When Sloane Tucker, 11, had to write a poem for a classroom assignment, it did not take her long to decide that she wanted to make fishing the focus of her piece. But like any good poet, Tucker's fishing poem was not really about fishing — it was about something far more important.
"My dad has always been my inspiration, so I like to write about things that we do together, and we go fishing together," said Tucker, a fifth grade student at Spring Hill Elementary School in McLean.
Tucker's poem struck a chord with "Pine Tree Poetry," an organization dedicated to inspiring school-age children to write poetry. It was selected for publication in the annual "Pine Tree Poetry Collection," along with the poems of 10 other students from Spring Hill Elementary School.
"Spring Hill Elementary School students had more of their poems selected for publication than any school in Virginia, so the school library will receive a $500 check," said Ruth Donahue, news liaison for Spring Hill Elementary.
However, writing poetry is no new feat for Sloane. When she was a fourth grade student, she wrote a 26-page book of poetry.
"I love it," she said. "I really like rhyming."
Bianca Bowman's poem was also selected for the "Pine Tree Poetry Collection," and like Tucker's, it was also about a good relationship with a parent.
"It's called 'The Best Mom Ever,'" said Bowman.
Bowman's acrostic poem uses the word "mother" as its base, and Bowman said it had quite the impact on the woman who inspired it.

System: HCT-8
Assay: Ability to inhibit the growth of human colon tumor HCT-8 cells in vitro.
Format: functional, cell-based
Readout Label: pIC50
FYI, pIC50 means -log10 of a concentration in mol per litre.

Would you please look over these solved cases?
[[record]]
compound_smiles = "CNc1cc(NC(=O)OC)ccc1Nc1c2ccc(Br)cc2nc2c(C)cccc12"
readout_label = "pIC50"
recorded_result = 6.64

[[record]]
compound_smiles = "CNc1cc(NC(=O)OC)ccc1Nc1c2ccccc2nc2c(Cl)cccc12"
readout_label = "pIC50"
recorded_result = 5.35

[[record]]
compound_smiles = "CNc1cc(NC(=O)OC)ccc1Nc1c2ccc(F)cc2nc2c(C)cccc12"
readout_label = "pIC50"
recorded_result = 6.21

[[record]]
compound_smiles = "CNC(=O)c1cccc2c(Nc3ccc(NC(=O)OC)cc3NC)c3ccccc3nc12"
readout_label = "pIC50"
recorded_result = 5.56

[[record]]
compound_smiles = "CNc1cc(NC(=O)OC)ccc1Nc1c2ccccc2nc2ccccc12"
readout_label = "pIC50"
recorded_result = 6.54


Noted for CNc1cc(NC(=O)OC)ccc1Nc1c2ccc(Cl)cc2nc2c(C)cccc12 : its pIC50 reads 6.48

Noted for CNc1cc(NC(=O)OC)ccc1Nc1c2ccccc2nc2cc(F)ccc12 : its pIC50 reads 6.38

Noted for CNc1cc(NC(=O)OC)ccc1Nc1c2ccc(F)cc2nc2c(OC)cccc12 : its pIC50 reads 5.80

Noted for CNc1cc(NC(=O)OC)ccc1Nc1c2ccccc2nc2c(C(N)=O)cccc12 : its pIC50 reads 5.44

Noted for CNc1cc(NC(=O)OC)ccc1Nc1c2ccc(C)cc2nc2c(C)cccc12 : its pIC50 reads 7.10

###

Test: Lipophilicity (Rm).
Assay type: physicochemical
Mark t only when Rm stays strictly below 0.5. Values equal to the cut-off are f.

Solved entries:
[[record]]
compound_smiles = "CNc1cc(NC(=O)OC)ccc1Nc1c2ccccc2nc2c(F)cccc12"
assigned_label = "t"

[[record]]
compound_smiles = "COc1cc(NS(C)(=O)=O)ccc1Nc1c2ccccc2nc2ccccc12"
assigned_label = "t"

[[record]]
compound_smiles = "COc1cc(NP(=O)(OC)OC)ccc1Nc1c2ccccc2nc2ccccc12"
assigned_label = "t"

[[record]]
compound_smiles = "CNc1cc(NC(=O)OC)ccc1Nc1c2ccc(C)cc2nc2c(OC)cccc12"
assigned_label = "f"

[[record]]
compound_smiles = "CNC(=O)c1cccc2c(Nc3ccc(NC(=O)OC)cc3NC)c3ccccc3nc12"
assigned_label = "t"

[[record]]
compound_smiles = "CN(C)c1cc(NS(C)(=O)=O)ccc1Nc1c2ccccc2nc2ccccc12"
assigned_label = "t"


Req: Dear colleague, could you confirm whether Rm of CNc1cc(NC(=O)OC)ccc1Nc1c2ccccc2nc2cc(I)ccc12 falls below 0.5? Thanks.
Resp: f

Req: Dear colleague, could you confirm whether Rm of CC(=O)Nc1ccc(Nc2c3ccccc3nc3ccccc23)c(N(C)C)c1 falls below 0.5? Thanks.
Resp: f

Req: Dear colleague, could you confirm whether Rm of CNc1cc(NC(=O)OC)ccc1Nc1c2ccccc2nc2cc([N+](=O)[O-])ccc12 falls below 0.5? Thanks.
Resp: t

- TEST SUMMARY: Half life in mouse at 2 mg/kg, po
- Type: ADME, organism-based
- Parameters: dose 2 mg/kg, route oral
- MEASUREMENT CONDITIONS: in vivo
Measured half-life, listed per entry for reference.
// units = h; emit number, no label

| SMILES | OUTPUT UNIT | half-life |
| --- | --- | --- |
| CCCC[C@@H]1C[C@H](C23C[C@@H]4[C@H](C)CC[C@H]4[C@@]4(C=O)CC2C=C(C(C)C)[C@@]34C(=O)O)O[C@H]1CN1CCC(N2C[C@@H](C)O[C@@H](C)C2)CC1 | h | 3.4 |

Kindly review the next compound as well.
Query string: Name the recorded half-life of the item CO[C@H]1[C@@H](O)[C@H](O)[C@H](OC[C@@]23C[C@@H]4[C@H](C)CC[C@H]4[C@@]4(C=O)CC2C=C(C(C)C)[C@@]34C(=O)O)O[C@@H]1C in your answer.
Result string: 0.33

"She cried when she read it," said Bowman, who has started to keep a book of her collected poems.
Fourth grader Sarah Falls, 10, wrote "My Pets," a poem about animals that she would like to own. Falls said that her poetry had never won anything prior to the Pine Tree Poetry contest, but that she has written poems in the past.
"Sometimes it's easy and sometimes it's hard," said Falls of writing poetry. "Sometimes I get stuck on a word, and other times I just get an idea and I just have to write it down right away."
The 11 students selected for publication in the Pine Hill Poetry Collection are a mix of third, fourth and fifth grade students at Spring Hill. Their poems range in style and subject matter. Some of the topics covered in the students' poems are the Civil War, hot dogs and rafting.
Fifth grader Stephanie DuBois, 10, said her teacher instructed her class to write about the Civil War.
"We had been studying and preparing for the SOL's [Standards of Learning]," said DuBois. "If you can get the right words to rhyme, it's not that hard."
Third grader Blake Mintz, 9, wrote a poem about different foods. He was straightforward about his reason for choosing that particular topic.
"I really like eating," he said.
Over the next few weeks, the 11 winning poets will be featured on the "Spring Hill Morning Show."
"They'll read their original poem to the entire school," said Donahue.
Not all of the students are thrilled about their sudden fame.
"It's kind of embarrassing to read your poem in front of a lot of people," said fourth grader Rhea Sharma, 9.
Fifth grader Gabrielle Schleppenbach, 10, also gets nervous when she has to read her poem aloud to an audience.
"I try to look at my friends and pretend that I'm just talking to them," she said. "It's sort of hard."